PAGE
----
Χριστός ἀνέστη, Christ is Risen!
all the distinguished ecclesial representatives of the Middle East Council of Churches,
and brothers and sisters.
On behalf of the community of the Monastery of St Macarius the Great, we welcome you all to the desert of Scetis and in our monastery. Moreover, to this house of worship, the ancient church of St. Macarius the Great.
It is a day of jubilation and pride for the desert of Scetis to receive you, our honorable hierarchs and distinguished guests. Moreover, that the wilderness of Macarius to serve as the place for fraternal fellowship, strengthening the bonds of love between our churches.
Your presence here in one of the oldest Christian monasteries in the world is an enormous blessing for us. We feel within ourselves as if Christ himself came to visit us.
Therefore, we thank the Lord who, in His graciousness, allowed this holy gathering in Egypt and in particular your visit here, today.
Saint Macarius the Great, the founder of our monastery—and indeed the founder of monasticism in this whole wilderness,—was renowned for the broadness of his mind and the breadth of his heart. Such openness allowed him to welcome, absorb, embrace into his own monastic community those who came from different countries, cultures, and social environments.
Among Macarius’ disciples was Arsenius—a scholar, well versed in Greek and Roman literature, which qualified him to be a teacher to the children of the Constantinople’s emperor, becoming a noble dignitary in the emperor’s court. Yet, we find him neighboring, consulting and benefiting spiritually from a simple monk who was raised in the Egyptian countryside.
Additionally, there was the Nubian monk known as Moses the Strong who practiced all kind of sins, even murder. After his repentance, he became a monk and lived next to and aspired as the saints to the highest levels of virtue.
Moreover, the emperor’s children, Maximus and Dometius, lived next to simple peasants. Granted the cultural differences, we have never heard of any disagreements that erupted between all of them, thanks to the great heart of their spiritual guide and desert father Saint Macarius, who succeeded in handing over his qualities to his spiritual children.
In fact, the secret of St Macarius was his ability to discover and encourage the good side that exists in every human being.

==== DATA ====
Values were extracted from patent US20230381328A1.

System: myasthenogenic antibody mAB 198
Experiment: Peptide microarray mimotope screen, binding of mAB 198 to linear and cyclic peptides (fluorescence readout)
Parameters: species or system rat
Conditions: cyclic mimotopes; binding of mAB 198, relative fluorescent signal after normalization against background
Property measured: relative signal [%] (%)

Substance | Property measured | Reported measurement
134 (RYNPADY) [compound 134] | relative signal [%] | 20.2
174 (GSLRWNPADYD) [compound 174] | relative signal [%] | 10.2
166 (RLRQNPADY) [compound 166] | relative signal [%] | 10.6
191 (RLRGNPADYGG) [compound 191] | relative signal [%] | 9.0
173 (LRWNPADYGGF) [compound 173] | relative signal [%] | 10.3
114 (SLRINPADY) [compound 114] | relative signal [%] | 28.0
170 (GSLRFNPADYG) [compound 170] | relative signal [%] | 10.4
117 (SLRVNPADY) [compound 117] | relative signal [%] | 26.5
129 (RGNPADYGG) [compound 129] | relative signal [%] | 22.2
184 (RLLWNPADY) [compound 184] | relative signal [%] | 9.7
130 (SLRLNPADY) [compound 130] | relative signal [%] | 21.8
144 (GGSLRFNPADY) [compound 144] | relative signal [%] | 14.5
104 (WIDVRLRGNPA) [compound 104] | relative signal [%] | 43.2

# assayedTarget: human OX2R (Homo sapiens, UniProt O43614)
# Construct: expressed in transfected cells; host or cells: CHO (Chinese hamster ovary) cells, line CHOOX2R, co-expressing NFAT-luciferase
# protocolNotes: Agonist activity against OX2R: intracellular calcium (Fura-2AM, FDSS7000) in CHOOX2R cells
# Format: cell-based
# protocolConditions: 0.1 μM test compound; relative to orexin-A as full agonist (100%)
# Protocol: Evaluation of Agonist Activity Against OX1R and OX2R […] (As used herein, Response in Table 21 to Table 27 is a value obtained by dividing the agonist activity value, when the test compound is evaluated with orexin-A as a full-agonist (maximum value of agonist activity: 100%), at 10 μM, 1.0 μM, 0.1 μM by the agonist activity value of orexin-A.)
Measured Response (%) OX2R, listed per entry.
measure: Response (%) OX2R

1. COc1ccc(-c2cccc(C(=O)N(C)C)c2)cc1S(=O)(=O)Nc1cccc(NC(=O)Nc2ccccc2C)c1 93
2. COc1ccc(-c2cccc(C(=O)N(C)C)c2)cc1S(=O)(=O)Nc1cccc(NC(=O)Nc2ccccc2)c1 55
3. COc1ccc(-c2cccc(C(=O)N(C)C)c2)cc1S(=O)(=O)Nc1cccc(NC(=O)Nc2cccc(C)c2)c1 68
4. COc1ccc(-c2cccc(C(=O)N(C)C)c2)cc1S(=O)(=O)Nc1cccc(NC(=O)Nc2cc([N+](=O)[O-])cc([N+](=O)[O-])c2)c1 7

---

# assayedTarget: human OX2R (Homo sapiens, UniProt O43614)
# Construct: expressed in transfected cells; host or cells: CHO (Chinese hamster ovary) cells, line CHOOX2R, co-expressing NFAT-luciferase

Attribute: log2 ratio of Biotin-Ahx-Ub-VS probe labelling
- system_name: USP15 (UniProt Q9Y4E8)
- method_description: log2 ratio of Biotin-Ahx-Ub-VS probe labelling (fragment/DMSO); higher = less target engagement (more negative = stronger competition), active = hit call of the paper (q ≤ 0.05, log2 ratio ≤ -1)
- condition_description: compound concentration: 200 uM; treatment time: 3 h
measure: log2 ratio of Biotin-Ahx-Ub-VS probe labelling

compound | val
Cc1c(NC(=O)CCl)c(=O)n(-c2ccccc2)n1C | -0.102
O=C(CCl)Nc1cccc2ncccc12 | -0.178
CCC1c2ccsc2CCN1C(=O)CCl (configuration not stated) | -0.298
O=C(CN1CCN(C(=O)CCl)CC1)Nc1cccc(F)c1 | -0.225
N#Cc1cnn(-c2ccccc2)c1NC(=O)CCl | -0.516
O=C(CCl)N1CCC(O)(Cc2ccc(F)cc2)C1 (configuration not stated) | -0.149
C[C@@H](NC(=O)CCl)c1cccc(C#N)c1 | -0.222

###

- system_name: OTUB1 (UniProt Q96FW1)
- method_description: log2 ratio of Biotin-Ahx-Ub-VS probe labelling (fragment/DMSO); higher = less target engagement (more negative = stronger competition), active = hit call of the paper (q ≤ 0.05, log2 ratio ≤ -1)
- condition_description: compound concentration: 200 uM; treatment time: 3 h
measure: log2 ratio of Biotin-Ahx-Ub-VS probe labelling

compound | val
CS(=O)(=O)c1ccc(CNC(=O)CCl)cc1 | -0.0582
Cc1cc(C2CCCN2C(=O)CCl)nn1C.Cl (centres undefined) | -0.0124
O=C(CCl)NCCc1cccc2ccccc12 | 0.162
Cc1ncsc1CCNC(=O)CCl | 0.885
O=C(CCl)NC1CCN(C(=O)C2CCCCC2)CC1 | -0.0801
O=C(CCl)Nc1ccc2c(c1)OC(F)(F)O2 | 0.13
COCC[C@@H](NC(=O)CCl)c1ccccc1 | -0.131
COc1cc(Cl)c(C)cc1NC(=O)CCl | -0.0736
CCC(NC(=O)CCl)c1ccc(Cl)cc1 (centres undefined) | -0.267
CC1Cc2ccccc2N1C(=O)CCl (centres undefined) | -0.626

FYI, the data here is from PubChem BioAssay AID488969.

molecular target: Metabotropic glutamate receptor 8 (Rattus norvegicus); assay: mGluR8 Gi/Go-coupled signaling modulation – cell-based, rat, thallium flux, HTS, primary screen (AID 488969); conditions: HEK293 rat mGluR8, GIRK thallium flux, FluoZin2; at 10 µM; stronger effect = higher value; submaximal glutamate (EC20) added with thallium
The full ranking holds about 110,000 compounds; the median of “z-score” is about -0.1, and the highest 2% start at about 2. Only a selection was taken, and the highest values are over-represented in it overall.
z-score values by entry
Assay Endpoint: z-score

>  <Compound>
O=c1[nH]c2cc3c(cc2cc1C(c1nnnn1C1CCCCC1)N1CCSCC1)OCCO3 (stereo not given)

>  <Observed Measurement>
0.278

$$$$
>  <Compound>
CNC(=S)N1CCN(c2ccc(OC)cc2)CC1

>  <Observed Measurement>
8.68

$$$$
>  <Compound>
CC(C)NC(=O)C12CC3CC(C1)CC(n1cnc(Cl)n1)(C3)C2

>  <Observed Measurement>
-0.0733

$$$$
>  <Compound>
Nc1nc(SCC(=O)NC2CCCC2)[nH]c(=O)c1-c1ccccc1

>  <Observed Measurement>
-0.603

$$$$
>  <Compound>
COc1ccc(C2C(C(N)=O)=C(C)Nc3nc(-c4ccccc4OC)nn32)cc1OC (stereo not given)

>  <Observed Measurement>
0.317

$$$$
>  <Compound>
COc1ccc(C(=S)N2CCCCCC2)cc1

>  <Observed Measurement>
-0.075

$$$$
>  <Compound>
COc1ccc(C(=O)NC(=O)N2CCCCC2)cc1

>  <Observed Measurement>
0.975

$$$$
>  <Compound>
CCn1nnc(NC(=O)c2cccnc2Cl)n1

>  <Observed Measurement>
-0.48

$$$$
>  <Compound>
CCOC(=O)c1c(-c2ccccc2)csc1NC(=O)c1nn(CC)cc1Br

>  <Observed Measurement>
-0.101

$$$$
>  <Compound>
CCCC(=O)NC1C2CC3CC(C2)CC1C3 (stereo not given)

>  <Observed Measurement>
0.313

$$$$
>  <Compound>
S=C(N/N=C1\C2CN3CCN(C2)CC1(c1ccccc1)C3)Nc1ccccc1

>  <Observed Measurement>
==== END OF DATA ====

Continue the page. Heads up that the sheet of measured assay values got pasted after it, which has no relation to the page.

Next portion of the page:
Among the principles he taught his children was the following:
Evil and arrogant words turn good people into bad people; but good and humble words turn bad people into good people.
He came out with this principle in response to an incident that happened to him that deserves to be told in full because the human mind remembers stories better than the theoretical principles.
One day Abba Macarius the Egyptian was walking in the desert with a young disciple who was going on ahead by a great distance. When the latter had gone on ahead, he met a pagan priest. The brother insulted him which made the priest furious. He beat him and left him half dead.
When the pagan priest had gone a little further, he met Abba Macarius who addressed him with a pleasant greeting: ‘May the strength be with you, O vigorous man!’ Quite astonished, the other came up to him and said, ‘What good do you see in me, that you greet me in this way?’.
The elder said to him, ‘I have seen you wearing yourself out without you knowing why.’ The priest answered him, ‘I have been touched by your greeting and I realize that you are on the Great God’s side.
But another wicked monk met me and cursed me and I gave him blows enough for him to die of them.’ The elder realized that he was referring to his disciple. Then the priest fell at his feet and said, ‘I will not let you go till you have made me a monk. ’ (Bustan al-Ruhban, Apothegm n. 210)
St Macarius was able to attract many people to him from the ends of the earth. Hence, in praise of our namesake, we chant the following in his doxology:
This is why they come to you, O Macarius, from the ends of the earth, from Rome, Syria, Anatolia, and Spain.
In the modern era, Father Matta al-Miskeen also known as Father Matthew the Poor, the spiritual father who started the monastic revival of our monastery since 1969, had a pivotal spiritual vision of Christian unity. Let us offer you some of his most important quotes about Christian unity:
The Christian seeks unity because he seeks God. [Unity] arises as a necessity or as an inevitable result of the union of man with God.
Unity is not a matter that can be examined theoretically. Unity is essentially divine… and it cannot be seen outside or apart from God.
Which one do we start with? With the letter or the spirit?… If we start with the letter, we will kill the spirit, the dialogue sessions will end up in mere formulas and words… and we will go around in circles until time―and with it, life―will slip away from us.
Examine and discern unity through the heart, through and within the divine presence. Unity apart from the divine presence is nothing more than a mere idea, a matter of discussion or a vain longing. But in the presence of God, unity is present and visible, overwhelming and lived.
[Through the one Eucharistic chalice] Christ Himself will oblige us, or rather inspire us, to acquire one mind, one word, and one expression, without each Church losing her theological formulations and distinct characteristics.
We seek unity with tears, for we seek Christ… Christ Himself urges us to seek such unity, by teaching us in the gospel of St John:
I do not pray for these alone, but also for those who will believe in Me through their word; that they all may be one, as You, Father, are in Me, and I in You; that they also may be one in Us (John 17:20-21)